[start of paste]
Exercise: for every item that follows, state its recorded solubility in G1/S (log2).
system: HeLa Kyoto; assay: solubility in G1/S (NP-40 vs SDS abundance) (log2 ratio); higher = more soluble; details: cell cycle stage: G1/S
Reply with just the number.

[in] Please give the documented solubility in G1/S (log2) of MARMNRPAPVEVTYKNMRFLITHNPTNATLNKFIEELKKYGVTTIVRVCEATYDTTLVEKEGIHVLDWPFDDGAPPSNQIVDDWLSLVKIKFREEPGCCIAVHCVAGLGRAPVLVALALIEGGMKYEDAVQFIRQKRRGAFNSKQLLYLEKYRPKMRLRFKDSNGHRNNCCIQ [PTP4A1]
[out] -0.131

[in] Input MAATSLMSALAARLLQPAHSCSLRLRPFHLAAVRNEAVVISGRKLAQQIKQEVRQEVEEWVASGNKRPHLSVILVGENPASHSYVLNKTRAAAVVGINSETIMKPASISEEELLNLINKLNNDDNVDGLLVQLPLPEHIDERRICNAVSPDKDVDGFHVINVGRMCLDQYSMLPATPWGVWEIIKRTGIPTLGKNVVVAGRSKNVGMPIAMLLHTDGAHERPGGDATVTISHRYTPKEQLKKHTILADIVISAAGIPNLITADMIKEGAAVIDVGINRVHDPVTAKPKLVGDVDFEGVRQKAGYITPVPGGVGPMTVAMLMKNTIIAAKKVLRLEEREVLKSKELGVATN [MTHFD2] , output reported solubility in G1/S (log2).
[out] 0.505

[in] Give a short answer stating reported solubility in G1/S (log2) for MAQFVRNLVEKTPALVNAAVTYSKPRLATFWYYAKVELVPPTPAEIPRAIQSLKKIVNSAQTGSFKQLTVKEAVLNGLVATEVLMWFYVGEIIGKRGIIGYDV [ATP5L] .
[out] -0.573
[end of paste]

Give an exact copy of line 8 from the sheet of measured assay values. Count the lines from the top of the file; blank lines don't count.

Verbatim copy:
[in] Give a short answer stating reported solubility in G1/S (log2) for MAQFVRNLVEKTPALVNAAVTYSKPRLATFWYYAKVELVPPTPAEIPRAIQSLKKIVNSAQTGSFKQLTVKEAVLNGLVATEVLMWFYVGEIIGKRGIIGYDV [ATP5L] .